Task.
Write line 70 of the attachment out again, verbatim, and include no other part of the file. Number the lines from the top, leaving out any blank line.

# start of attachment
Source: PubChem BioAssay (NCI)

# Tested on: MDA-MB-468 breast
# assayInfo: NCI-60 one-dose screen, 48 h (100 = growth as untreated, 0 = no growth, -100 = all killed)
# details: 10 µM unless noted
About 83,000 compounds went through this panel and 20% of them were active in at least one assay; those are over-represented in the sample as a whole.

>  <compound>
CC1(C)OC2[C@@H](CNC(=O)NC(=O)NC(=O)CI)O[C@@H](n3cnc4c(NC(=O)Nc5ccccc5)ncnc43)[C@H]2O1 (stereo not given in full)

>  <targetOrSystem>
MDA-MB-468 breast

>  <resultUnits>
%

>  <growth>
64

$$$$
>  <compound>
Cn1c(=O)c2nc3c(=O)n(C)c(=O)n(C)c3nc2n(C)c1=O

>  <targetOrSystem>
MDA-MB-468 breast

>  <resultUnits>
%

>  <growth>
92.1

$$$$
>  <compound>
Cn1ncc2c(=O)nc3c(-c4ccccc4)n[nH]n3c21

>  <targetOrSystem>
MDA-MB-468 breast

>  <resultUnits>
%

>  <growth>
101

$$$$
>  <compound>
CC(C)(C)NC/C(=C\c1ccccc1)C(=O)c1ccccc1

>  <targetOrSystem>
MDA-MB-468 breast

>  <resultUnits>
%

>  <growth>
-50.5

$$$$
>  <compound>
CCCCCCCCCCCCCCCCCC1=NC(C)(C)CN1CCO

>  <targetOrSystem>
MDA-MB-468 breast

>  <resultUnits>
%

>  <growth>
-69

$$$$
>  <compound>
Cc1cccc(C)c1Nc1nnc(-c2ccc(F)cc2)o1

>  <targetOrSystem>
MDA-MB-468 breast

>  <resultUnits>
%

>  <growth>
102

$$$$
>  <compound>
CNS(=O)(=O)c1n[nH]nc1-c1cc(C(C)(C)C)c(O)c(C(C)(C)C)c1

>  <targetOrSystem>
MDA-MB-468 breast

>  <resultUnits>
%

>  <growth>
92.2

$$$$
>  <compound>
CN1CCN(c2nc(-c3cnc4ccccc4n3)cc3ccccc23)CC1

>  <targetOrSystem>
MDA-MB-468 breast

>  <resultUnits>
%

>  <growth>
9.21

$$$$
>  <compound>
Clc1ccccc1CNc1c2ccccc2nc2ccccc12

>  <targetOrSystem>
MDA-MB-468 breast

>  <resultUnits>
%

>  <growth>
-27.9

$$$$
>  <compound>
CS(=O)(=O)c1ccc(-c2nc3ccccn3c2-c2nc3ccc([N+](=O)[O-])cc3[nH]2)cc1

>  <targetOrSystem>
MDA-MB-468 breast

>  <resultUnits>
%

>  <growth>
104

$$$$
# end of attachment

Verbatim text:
CN1CCN(c2nc(-c3cnc4ccccc4n3)cc3ccccc23)CC1